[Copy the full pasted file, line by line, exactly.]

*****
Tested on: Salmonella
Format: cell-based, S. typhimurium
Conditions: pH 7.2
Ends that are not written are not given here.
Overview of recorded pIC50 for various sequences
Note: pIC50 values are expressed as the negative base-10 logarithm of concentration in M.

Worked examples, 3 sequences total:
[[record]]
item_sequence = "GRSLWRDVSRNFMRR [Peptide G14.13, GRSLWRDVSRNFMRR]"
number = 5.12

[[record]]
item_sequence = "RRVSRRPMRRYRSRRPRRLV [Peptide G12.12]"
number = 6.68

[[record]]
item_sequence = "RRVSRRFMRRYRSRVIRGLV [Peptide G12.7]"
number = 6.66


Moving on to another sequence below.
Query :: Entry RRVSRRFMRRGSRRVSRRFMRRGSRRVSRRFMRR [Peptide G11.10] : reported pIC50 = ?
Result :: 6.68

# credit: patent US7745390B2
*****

Tested on: Salmonella
Format: cell-based, S. typhimurium
Conditions: pH 7.2
Ends that are not written are not given here.
Overview of recorded pIC50 for various sequences
Note: pIC50 values are expressed as the negative base-10 logarithm of concentration in M.

Worked examples, 3 sequences total:
[[record]]
item_sequence = "GRSLWRDVSRNFMRR [Peptide G14.13, GRSLWRDVSRNFMRR]"
number = 5.12

[[record]]
item_sequence = "RRVSRRPMRRYRSRRPRRLV [Peptide G12.12]"
number = 6.68

[[record]]
item_sequence = "RRVSRRFMRRYRSRVIRGLV [Peptide G12.7]"
number = 6.66


Moving on to another sequence below.
Query :: Entry RRVSRRFMRRGSRRVSRRFMRRGSRRVSRRFMRR [Peptide G11.10] : reported pIC50 = ?
Result :: 6.68

# credit: patent US7745390B2